10. An Oxford University scholar says he was able to trick dozens of European companies into sending him sensitive data about his fiancée, simply by impersonating her while invoking GDPR’s “Right of Access” policy. Doctor of philosophy student James Pavur, who presented his research findings Thursday at the Black Hat conference in Las Vegas, exploited the policy last February by creating a fake email address from which he sent emails to 150 companies under the assumed identity of his future wife. The email asked the businesses to disclose any personal data they had collect
  11. That doesn't sound GDPR-compliant ... Brave, the budding privacy-focused browser with its own native cryptocurrency, has alleged that Google is using hidden web pages to feed personal data of its users to advertisers, reports Financial Times. The evidence, now in the hands of the Irish data regulator, reportedly accuses the Big G of allowing users (and their browsing habits) to be profiled, resulting in targeted advertisements. It’s claimed that these actions circumvent EU privacy regulations that demand user consent, as well as transparency from tech
  12. The latest statistics on GDPR spending, compliance rates, enforcement and consumer attitudes on privacy protection. Enterprise Budgets Swell One thing is certain, and it's that enterprises are funneling a lot of cash toward continued GDPR compliance efforts. Forbes reporting went so far as to call GDPR a "$9 billion business shakedown," with industry sources such as IAPP and EY also reporting the average spend per organization reaching about $3 million, with half of that coming this year and beyond. The spending was spread out among a range of c
  13. More than three months after the European Union introduced the new General Data Protection Regulation (GDPR), nearly 1,200 US-based news sites remain inaccessible to EU users. More than three months after the European Union introduced the new General Data Protection Regulation (GDPR), nearly 1,200 US-based news sites remain inaccessible to EU users. This list includes some of the largest news sites in the US, such as the Los Angeles Times, the Chicago Tribune, New York Daily News, Dallas News, Baltimore Sun, The Sun Chronicle, St. Louis Post-Dispatch, and N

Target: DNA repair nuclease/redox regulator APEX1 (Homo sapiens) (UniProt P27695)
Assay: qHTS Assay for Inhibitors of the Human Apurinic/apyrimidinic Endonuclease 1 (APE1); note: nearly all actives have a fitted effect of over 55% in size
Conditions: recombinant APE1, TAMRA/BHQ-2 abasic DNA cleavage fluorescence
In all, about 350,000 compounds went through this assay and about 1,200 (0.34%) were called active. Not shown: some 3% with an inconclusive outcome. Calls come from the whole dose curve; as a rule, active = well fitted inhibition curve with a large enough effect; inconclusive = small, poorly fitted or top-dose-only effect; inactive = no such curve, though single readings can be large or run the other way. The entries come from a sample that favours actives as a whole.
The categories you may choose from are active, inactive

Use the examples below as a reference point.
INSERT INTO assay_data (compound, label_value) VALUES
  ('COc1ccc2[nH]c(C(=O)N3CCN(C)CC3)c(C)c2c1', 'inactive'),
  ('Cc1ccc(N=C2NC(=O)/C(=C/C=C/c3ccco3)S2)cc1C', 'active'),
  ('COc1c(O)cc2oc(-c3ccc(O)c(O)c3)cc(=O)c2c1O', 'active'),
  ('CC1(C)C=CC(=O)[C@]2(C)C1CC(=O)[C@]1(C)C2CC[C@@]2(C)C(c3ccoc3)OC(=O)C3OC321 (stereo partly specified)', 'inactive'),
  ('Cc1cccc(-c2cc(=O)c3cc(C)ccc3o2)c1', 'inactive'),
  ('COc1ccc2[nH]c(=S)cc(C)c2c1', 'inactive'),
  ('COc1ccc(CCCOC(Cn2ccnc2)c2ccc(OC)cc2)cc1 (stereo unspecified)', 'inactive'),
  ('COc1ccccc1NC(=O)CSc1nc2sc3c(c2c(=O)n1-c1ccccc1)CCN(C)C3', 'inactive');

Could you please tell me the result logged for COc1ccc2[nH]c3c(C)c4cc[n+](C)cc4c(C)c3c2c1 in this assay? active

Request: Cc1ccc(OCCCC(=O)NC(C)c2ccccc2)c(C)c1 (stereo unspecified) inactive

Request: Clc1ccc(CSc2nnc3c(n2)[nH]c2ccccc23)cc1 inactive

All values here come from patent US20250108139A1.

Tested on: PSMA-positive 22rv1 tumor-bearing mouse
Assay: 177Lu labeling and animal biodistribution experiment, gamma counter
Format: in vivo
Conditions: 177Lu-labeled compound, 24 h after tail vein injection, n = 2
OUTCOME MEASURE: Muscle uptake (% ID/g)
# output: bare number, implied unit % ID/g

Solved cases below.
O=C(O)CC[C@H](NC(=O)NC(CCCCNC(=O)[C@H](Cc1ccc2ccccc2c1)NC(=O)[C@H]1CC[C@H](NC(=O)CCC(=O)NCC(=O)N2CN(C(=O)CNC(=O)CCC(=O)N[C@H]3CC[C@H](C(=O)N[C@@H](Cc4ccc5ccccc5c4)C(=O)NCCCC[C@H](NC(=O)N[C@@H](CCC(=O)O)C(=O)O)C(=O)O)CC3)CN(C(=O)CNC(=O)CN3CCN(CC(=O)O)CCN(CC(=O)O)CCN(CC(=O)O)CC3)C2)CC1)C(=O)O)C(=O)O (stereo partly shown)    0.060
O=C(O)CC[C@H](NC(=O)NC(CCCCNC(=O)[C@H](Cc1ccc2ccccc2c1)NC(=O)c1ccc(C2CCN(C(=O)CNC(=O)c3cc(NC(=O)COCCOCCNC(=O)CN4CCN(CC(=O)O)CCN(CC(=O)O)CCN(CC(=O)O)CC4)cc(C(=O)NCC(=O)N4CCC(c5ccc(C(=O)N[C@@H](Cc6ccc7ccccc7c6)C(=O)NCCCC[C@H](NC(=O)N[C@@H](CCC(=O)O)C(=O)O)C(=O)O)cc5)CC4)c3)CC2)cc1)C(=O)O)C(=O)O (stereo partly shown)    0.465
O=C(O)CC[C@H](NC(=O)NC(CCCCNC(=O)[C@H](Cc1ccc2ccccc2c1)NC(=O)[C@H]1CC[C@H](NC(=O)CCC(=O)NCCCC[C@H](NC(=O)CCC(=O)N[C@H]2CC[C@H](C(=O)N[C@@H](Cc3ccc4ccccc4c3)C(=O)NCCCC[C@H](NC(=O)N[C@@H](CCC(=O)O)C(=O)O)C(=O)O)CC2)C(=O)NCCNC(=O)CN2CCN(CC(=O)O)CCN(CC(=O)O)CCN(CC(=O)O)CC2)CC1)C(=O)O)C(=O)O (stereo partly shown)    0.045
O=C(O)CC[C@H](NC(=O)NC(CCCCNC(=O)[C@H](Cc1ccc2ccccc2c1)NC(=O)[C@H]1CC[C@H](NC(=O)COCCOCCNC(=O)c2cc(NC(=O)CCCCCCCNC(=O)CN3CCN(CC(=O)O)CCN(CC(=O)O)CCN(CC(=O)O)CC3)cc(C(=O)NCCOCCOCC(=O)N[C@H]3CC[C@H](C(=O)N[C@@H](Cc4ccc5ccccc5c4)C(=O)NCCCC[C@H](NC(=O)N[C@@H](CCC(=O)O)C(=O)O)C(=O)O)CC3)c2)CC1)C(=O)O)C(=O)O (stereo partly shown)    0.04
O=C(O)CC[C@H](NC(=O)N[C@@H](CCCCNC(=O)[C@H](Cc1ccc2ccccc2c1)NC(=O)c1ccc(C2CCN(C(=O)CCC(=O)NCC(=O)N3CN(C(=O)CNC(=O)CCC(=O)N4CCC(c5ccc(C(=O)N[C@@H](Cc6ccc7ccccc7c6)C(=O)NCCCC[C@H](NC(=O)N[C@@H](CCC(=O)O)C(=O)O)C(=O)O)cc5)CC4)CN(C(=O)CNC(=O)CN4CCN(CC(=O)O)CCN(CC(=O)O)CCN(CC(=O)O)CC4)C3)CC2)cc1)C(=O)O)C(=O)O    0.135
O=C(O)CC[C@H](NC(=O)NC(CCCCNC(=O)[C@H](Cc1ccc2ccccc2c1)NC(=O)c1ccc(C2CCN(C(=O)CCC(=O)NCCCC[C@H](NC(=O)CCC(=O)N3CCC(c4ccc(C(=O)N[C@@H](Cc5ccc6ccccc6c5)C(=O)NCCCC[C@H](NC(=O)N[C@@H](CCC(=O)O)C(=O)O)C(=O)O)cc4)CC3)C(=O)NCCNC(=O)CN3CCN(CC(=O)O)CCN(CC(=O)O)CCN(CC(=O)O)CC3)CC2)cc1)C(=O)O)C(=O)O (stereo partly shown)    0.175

14. The number of tracking cookies on EU news sites has gone down by 22% according to a report by the Reuters Institute at the University of Oxford, who looked at cookie usage across EU news sites in two phases, in April 2018 and July 2018, pre and post the introduction of the new EU General Data Protection Regulation (GDPR). Researchers looked at 200 news sites in total, from seven countries —Finland, France, Germany, Italy, Poland, Spain, and the UK. After compiling and comparing the two data sets, the report reveals that the biggest drop was recorded in the UK, where new
  15. Browser fingerprinting is on a collision course with privacy regulations. For almost a decade, EFF has been raising awareness about this tracking technique with projects like Panopticlick. Compared to more well-known tracking “cookies,” browser fingerprinting is trickier for users and browser extensions to combat: websites can do it without detection, and it’s very difficult to modify browsers so that they are less vulnerable to it. As cookies have become more visible and easier to block, companies have been increasingly tempted to turn to sneakier fingerprinting techniques. But co
  16. Only 34.5 % of the approximately 500 professionals responsible for compliance to the European Union (EU) General Data Protection Regulation (GDPR) report maintaining practices that are in keeping with the regulation, a recent Deloitte poll. According to the poll, one-third of respondents (32.7 %) hope to be compliant within 2018. And, 11.7% plan to take a “wait and see” approach amid uncertainty over how EU regulators in various countries will enforce the new regulation. “The fact that the GDPR effective date has come and gone,” (it became law in May 2018), “and many ar
  17. European and particularly German Data Protection Regulators have been having a long-running issue with Microsoft regarding the data its operating system sends back to Microsoft. The concern is that the telemetry the OS sends back can include personal information, such as email addresses and text snippets being sent back in keyboard and auto-correct telemetry data. This has resulted in German data protection agencies announcing that Windows 10 is not GDPR-compliant and was not fit for use in schools and government work for example. Microsoft has made efforts to be complian